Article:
New tax rule may impact users of PayPal, Venmo apps
Business owners who use apps like Paypal, Venmo, and Square may be impacted by the expansion of a tax reporting rule that goes into effect January, according to CNN.
The new rule states that when a user utilizes the app to receive payments from various business transactions that amount to $600 or more annually, each of these transactions must be reported to the IRS by the app provider.
This means companies like PayPal, Venmo, and Square are responsible for reporting these business transactions to the federal government.
In order for the companies to do this, they may ask users to provide them with a social security number (SSN), Employer Identification Number (EIN), Individual Tax ID Number (ITIN), and/or to complete a 1099-K form.
For example, PayPal, which now owns Venmo, recently issued a Q&A to users of both apps, informing them that, "In the coming months, we may ask you to provide tax information like your Employer Identification Number (EIN), Individual Tax ID Number (ITIN) or Social Security Number (SSN), if you haven't provided it to us already."
Not every app provider issued statements similar to the one above as each company must decide how it will obtain the necessary tax information to be in compliance with the updated mandate.
This new adjustment to the tax reporting rule is the result of a provision in the American Rescue Plan and was designed to clamp down on unreported, taxable income.
It doesn't change any basic tax responsibilities, as income received for a good or service has always been reportable and, more often than not, taxable.
After the rule goes into effect, the only individuals who may worry about losing money are tax evaders who weren't reporting all of their business income in the first place.
So, to most small business owners, this mandate may mean completing a bit more paperwork than usual.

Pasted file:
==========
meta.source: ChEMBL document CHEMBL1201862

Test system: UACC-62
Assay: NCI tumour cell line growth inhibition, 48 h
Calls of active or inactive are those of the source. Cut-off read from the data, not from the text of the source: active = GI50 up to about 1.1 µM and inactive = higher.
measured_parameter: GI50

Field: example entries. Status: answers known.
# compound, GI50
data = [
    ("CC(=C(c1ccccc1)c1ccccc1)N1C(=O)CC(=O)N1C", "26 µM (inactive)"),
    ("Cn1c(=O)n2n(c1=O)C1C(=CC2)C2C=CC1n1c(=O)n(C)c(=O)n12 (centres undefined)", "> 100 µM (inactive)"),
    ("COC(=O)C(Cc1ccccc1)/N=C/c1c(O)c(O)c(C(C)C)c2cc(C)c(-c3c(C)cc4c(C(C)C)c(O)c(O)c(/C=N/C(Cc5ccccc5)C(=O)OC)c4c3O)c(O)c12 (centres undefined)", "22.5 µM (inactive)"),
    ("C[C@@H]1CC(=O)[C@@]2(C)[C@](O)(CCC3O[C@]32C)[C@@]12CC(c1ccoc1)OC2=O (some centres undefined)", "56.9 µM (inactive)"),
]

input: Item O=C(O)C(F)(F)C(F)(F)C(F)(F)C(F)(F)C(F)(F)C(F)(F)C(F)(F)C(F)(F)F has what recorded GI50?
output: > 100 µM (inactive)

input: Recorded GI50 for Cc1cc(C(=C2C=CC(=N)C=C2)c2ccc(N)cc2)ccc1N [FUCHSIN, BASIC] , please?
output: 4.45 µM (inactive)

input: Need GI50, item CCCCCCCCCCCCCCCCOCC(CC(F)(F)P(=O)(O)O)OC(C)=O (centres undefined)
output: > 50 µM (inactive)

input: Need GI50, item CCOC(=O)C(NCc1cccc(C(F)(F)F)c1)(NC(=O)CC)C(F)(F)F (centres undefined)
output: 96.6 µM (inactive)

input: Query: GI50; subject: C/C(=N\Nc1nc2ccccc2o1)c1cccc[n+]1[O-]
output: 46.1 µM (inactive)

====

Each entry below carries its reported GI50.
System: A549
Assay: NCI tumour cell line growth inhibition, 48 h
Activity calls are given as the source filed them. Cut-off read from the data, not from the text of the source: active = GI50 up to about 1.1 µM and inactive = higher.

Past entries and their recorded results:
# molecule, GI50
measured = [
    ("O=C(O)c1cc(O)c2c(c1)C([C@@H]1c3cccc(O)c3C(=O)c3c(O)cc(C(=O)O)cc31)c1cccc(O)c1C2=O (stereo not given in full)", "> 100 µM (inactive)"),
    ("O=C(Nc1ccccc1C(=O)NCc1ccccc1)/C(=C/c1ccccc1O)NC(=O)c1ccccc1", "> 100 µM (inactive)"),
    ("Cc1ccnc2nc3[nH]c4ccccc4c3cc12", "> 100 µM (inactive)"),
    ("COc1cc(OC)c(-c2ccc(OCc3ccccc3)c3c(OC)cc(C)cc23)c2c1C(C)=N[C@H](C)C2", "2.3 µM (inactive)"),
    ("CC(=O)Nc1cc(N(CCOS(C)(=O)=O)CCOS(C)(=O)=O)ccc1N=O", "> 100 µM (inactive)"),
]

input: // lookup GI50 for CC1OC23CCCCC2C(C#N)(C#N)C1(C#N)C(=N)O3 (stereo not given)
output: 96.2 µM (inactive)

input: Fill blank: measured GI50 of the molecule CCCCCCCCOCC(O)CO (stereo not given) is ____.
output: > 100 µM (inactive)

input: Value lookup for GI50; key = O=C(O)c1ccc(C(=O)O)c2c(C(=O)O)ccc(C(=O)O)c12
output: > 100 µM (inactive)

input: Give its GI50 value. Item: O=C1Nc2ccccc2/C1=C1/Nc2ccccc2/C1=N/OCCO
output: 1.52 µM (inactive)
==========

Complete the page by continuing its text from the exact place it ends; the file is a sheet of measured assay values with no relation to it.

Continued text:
On that note, CNN cites Mark Luscombe, principal analyst for tax publisher Wolters Kluwer Tax & Accounting, as saying, "These third-party settlement entities may not know for sure if they are dealing with a business or an individual or if they are dealing with a payment for goods or services, or a non-taxable transaction."
"It is going to be up to the taxpayer, if they receive a 1099 in any form for a nontaxable event, such as splitting rent among roommates, splitting a dinner bill, or even selling something on eBay for less than you paid for it, to explain to the IRS that the 1099 was received for a non-taxable transaction."
Luscombe added that some may notice their business transactions have been reported in duplicate, and they will have to explain this to the IRS.
When that happens, it's up to the taxpayer to tell the IRS that the two 1099s are for the same transaction.
Essentially, to avoid hassles, some business owners may decide to keep their taxable and non-taxable transactions separate by asking associates to pay them in cash for smaller amounts and only use an app for taxable business transactions.
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